It started with an afternoon press release issued Thursday, Nov. 8, by St. Louis-based Energizer Holdings Inc., the corporate parent of the Energizer battery production plant in Maryville.
Soon the word was out all over northwest Missouri − the 40-year old production facility would close its doors by Dec. 2013, a victim of advancing battery technology and changing world markets.
Whatever corporate realities lay behind the long-rumored shut-down, the move had an immediate impact on the local economy.
Besides 310 full-time employees, the operation also provided jobs to between 150 and 200 contract workers. Many of those employed at Energizer had worked there 20 years or more.
In the wake of the announcement, local and state economic development officials began mobilizing efforts to assist the jobless. A state Department of Economic Development "rapid response team" was dispatched to Maryville to aid the local Missouri Career Center in setting up job-search and retraining programs.
"At this time and in the future, our response team’s primary focus is on the affected workers, their families and ensuring support and training is provided as needed," said Lee Langerock, executive director of Nodaway County Economic Development. "… We have an excellent community, a diverse industry base and great resources that will ensure we continue to thrive."
Besides putting people back to work, Department of Economic Development spokesperson John Fougere told the Daily Forum his agency would work to recruit another tenant for a half-million-square-foot manufacturing plant as quickly as possible.
A key selling point, Fougere said, would be "the great resources we have in the northwest part of the state, especially the skilled, trained and enthusiastic workforce that you have in Maryville."
2. Spoofhounds win state football championship
Despite what the rankings showed throughout the 2012 high school football season, Missouri's best Class 3 team currently resides in northwest Missouri.
Perceived as underdogs, the Maryville Spoofhounds placed an exclamation mark at the end of a perfect first season under head coach Matt Webb, defeating John Burroughs High School 35-22 at the Edward Jones Dome in St. Louis.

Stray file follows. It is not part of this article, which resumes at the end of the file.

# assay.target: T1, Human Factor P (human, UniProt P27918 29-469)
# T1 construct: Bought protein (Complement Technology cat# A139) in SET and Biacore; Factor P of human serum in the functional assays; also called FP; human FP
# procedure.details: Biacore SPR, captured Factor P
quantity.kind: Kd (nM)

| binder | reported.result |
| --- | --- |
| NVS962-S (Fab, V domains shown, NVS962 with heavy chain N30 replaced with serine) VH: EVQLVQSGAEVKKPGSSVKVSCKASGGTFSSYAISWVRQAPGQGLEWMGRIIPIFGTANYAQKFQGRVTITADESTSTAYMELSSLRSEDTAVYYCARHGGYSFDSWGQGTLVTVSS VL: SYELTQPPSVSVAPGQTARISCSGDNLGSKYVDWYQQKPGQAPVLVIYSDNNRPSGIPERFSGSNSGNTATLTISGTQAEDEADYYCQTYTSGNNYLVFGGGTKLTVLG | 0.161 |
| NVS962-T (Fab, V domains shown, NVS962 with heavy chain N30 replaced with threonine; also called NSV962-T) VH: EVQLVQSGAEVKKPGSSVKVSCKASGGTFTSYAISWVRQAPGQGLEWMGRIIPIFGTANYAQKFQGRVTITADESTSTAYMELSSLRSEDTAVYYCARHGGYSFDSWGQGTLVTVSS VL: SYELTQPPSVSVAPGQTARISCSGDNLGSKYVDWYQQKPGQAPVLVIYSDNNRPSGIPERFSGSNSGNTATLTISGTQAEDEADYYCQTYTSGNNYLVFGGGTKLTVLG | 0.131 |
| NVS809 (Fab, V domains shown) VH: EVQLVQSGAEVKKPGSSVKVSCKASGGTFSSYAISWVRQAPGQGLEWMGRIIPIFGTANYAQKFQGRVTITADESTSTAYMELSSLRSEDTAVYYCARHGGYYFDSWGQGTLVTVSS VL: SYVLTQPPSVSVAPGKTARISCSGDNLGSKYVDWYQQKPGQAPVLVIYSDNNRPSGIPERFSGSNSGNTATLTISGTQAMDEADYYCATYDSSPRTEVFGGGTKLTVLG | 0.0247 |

After an interception by senior linebacker Paden Maudlin on the game’s final play, the 'Hounds poured onto the field to celebrate a largely unchallenged state championship season.
Ecstatic teammates passed the trophy from hand to hand, some of them actually kissing the Show-Me State's most cherished piece of high school football hardware.
Burdened with state championship expectations since middle school, what was possibly the best senior class ever to suit up for MHS returned home with nothing left to prove.
"Together you can always do more," said Webb, himself a Spoofhound alumnus. "This is a true testament to a team victory and a team season."
Quarterback Jonathan Baker punctuated the victory with a 35-yard touchdown run in the final minute, setting off an enormous roar from the Hound faithful on hand.
At that point, the title was in the bag.
“Really, you can’t put it into words,” said Baker. “It’s indescribable. It was just me in the open field and Derek Stiens. He was leading me through. It’s just one of those moments that you literally will cherish forever and just sums up the game we had and how great it was."
In a vintage offensive performance, Maryville ran the ball 69 times for 436 yards. Sophomore running back Brody McMahon exploded for 213 yards and two long touchdowns.
"I think it's a testament to the character and will power of our offensive line," Webb said. "One of our philosophies … is to run the football when everybody in the stadium knows you're going to do it and be able to be successful."
3. Northwest student dies in assault
Two Harrison County men were charged with second degree murder and felony assault following an incident in the early morning hours of Friday, Sept. 14, that ended in the death of a popular Northwest Missouri State University senior outside a bar and dance club on the Maryville square.
Prosecuting Attorney Robert Rice wasted little time in formally alleging that Tony M. Overlin, 23, and Kevin Dell Mooney, 31, both of Bethany, caused Smith's death by striking him in the head with their fists.
According to court documents, the attack came as Smith and a fraternity brother left Molly's bar about 20 minutes after an altercation between Smith and Overlin involving some young women.